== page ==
Ron Carver tells the story of a critical juncture when CWA lent invaluable help in the efforts to reclaim the paintings of Ralph Fasanella for display in the public domain.
The result of those efforts can be seen in Ralph Fasanella: Lest We Forget at the Smithsonian's American Art Museum at 8th and F Streets, N.W. in Washington, DC, which is open through August 3. The exhibition will then travel to the American Folk Art Museum in New York City from September 2, 2014 to November 30, 2014 where it will be on view to commemorate the 100th anniversary of Fasanella's Labor Day birthday.
"I didn't paint my paintings to hang in some rich guy's living room," the artist had famously said.
Cohen suggested that a video that could be shown in classrooms and other venues would help raise funds. The Beirne Foundation, established to honor CWA's first president, helped fund the film, produced by the Academy Award-nominated filmmaker Glen Pearcy. The 23-minute documentary, Fasanella, is an award-winning film that is still in wide circulation today.
Cohen said it is important that Fasanella's work be seen.
"We took on Fasanella," he said, "to connect his art to students – high school students – and that because so much of his art also told a story of working people, that through his paintings we could not only connect to that world, the art world, but also tell the story of labor."
Born in the Bronx in 1914, Ralph Fasanella celebrated the lives and struggles of working-class people in paintings of textile mills, dress shops, union halls, and stickball games.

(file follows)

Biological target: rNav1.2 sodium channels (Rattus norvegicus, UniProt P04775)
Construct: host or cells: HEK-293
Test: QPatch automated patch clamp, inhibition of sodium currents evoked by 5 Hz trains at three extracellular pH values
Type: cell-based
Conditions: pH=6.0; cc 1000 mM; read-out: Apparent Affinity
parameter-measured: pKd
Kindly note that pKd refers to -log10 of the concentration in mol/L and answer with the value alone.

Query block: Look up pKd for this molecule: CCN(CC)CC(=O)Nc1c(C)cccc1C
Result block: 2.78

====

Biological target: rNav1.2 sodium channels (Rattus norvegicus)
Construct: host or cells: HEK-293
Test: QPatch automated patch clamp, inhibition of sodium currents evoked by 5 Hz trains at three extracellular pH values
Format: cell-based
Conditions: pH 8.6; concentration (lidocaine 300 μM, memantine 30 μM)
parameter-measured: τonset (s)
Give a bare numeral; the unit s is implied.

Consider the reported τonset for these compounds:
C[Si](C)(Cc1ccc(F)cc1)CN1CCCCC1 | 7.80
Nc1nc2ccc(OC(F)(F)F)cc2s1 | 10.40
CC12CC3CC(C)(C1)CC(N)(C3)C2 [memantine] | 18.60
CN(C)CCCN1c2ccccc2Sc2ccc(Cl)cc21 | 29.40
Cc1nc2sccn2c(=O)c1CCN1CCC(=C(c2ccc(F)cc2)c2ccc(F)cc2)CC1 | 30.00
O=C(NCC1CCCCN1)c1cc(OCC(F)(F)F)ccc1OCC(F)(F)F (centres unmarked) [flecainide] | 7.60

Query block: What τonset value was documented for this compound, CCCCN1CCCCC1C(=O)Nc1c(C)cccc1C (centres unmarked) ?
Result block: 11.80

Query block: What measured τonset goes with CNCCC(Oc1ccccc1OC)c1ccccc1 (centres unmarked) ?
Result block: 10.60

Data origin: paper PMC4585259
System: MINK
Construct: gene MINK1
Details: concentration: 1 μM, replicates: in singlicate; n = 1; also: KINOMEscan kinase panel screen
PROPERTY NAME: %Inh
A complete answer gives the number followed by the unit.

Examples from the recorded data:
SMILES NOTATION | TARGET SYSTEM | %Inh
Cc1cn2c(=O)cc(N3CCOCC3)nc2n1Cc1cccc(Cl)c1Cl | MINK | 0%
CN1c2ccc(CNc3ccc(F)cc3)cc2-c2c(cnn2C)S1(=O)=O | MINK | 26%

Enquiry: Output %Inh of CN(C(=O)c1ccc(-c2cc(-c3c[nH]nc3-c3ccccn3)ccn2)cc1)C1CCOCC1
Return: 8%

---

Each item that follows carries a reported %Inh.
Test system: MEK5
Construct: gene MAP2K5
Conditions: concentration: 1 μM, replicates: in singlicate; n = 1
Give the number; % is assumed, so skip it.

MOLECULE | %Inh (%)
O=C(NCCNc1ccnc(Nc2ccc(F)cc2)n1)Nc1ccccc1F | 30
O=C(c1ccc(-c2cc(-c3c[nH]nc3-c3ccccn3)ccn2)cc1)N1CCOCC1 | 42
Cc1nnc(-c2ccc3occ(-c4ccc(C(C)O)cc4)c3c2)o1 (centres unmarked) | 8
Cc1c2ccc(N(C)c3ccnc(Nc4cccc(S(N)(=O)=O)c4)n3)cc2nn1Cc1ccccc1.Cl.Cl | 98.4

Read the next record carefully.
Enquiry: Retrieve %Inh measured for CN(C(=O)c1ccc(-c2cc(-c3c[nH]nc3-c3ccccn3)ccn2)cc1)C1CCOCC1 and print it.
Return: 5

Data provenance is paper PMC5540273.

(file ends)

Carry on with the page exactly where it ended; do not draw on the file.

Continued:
He was also a labor organizer for several unions, starting with the United Electrical Workers union (UE), later with longshoremen, hospital workers, janitors, and teamsters.
CWA eventually commissioned Fasanella to paint CWA Union Hall, which is now temporarily loaned for a display at the AFL-CIO Washington, DC, headquarters.
Leslie Umberger, Smithsonian's curator of folk and self-taught art who curated the exhibition on Fasanella, said the artist, who died in 1998, devoted his whole life to the labor movement and the common man.
"He believed that the workers of the United States were the driving force and that that was something to be recognized and honored, that that was something that was dignified and noble. He was very much of that culture and also knew that when you don't have the money and the power in the United States, you find other ways of making sure that you fight for your rights. To him, a big part of that is unity and strength in numbers," Umberger said.
Ralph Fasanella's 1972 painting Family Supper, which CWA played a significant role in securing so it could be displayed to the public at the National Park Service's Great Hall at Ellis Island, is a part of the exhibit.